Premenstrual syndrome is a combination of symptoms that arrive before your period. Your symptoms may primarily be physical (bloating, fatigue, etc.), emotional (irritability, sadness, etc.) or a combination of both. Either way, PMS symptoms disrupt your life. Lifestyle modifications and over-the-counter medications can often relieve PMS symptoms.
Premenstrual syndrome, or PMS, describes symptoms that show up before your period. Symptoms can be based on emotions such as irritability or depression, or you may have physical symptoms like breast pain or bloating. These symptoms usually arise one to two weeks before you start your period and return at the same time each month.
Premenstrual dysphoric disorder (PMDD) is a severe and potentially debilitating form of PMS. Around 2% of people who menstruate have PMDD. With PMDD, you experience PMS symptoms but with much more intensity, especially when it comes to emotional responses and your mood. You’re more likely to experience anger, severe depression and anxiety with PMDD than with PMS.
Although it’s common to have one or a few premenstrual symptoms, clinically significant PMS occurs in only 3% to 8% percent of people who menstruate.
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It’s common with PMS to experience a variety of symptoms that negatively impact your body and your emotional well-being. The symptoms associated with PMS aren’t always predictable. The symptoms you notice in your 20s may be different from the ones you experience in your 30s and 40s.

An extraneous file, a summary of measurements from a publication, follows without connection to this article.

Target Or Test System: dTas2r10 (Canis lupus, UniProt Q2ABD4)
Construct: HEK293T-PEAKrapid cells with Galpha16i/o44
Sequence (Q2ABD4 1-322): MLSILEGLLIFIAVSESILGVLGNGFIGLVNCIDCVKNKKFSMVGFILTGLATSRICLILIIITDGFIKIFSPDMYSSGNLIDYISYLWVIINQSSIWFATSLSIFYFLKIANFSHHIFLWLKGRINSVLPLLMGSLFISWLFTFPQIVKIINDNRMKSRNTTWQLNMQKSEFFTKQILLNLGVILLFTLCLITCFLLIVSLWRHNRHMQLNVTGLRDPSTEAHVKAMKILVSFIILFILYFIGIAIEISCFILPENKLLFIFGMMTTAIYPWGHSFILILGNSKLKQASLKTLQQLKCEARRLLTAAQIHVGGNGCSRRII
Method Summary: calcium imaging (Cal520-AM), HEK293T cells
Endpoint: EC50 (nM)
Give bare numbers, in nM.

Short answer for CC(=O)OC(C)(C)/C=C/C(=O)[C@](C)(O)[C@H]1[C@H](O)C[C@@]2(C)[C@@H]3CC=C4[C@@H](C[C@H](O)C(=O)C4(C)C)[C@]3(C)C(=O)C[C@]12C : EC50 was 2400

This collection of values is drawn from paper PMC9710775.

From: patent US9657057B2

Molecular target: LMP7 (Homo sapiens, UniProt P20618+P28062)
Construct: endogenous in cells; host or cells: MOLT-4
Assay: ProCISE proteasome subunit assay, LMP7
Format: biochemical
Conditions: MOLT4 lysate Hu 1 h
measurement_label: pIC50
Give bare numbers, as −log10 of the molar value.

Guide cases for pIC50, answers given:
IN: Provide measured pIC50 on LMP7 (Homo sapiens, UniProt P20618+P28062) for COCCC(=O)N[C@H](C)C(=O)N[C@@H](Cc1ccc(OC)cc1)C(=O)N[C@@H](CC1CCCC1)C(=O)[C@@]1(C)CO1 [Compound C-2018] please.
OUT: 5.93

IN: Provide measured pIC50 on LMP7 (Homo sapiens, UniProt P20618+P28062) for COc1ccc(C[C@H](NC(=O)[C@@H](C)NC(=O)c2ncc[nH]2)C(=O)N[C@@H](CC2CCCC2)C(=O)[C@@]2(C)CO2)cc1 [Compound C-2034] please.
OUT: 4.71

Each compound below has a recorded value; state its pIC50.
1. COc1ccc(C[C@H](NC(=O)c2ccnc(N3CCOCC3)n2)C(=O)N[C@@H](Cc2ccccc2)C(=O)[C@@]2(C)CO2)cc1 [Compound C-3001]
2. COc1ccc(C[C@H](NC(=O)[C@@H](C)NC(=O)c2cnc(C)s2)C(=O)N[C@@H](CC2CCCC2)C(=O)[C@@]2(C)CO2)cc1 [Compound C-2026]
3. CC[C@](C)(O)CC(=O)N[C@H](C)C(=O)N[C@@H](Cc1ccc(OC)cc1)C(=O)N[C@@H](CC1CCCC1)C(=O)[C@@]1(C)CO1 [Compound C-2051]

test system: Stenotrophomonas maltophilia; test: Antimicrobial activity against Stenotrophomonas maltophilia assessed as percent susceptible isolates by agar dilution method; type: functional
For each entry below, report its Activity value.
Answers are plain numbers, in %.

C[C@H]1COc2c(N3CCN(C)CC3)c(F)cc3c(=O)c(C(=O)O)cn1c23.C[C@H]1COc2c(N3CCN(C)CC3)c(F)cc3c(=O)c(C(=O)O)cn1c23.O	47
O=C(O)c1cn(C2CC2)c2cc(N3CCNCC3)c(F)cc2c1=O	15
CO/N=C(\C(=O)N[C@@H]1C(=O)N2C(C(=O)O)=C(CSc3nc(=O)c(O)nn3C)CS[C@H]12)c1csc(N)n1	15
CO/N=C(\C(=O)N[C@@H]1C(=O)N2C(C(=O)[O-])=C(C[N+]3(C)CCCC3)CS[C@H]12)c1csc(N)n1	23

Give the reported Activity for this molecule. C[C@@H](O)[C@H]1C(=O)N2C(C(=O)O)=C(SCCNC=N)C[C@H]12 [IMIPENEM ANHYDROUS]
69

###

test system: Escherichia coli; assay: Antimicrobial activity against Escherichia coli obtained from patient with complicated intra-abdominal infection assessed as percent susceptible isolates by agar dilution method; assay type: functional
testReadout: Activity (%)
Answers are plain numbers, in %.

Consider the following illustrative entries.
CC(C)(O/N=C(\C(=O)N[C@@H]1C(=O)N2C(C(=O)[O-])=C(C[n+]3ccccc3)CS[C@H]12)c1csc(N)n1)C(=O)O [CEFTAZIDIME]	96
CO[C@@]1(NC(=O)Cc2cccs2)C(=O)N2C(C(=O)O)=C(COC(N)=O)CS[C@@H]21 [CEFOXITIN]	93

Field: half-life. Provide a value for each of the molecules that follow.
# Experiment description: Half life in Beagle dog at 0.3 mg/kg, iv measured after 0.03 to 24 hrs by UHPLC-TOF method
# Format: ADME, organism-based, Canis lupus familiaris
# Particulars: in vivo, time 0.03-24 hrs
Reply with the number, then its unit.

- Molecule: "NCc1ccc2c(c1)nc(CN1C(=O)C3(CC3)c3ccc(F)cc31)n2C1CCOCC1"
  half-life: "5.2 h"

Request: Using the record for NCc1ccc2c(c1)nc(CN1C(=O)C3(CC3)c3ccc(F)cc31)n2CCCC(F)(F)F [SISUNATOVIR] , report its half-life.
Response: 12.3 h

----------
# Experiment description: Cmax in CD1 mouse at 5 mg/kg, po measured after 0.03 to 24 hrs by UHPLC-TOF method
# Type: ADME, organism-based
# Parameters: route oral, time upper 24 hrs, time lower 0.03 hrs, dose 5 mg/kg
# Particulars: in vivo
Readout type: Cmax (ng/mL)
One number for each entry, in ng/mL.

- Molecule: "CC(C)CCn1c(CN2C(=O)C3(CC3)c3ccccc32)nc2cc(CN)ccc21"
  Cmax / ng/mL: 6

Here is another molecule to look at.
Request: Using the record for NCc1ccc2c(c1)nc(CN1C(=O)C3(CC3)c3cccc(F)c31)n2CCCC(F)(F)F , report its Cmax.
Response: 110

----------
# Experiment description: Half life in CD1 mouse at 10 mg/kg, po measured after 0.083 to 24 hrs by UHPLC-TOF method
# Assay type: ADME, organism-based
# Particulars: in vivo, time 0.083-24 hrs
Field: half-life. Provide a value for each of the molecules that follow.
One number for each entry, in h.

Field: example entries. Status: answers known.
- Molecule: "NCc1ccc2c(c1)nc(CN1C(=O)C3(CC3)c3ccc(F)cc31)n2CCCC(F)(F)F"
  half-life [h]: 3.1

What is predictable is the timing. Aches and pains or feelings of irritability that regularly precede your period and then get better afterward are a telltale sign of PMS.
The most common physical signs of PMS are a feeling of fullness in your belly (bloating) and fatigue. Other symptoms include:
Feelings of irritability and mood swings are the most common emotional indicators of PMS. Other symptoms include:
The emotional toll that PMS takes can cause you to withdraw from friends and family. It can intensify negative feelings, making it easier to lash out toward others.
PMS shares symptoms with many other conditions. These shared symptoms often get worse (exacerbate) before around your period. These conditions include:
It’s important during diagnosis to rule out conditions that share symptoms with PMS. Your healthcare provider will help you identify whether your symptoms are signs of PMS only or if you have a condition that feels worse because you’re about to menstruate.
The causes of PMS are unknown. It’s possible that hormone changes related to your menstrual cycle cause some people to experience PMS symptoms. Symptoms usually show up after ovulation, when your ovaries release an egg. Your levels of the hormones estrogen and progesterone dip around this time. Symptoms often go away a few days after your period, when your hormone levels start to rise again. These hormone fluctuations may be to blame for PMS.
Your healthcare provider will ask you about what symptoms you have, when you have them and how they impact your life. It’s common to experience an unpleasant symptom or two on occasion before your period, but this isn’t the same as PMS.
For a PMS diagnosis, your provider will confirm that you have at least one symptom associated with PMS that occurs within five days of your menstrual cycle and then goes away within four days after your period ends. These symptoms must recur for at least three menstrual cycles for an official diagnosis.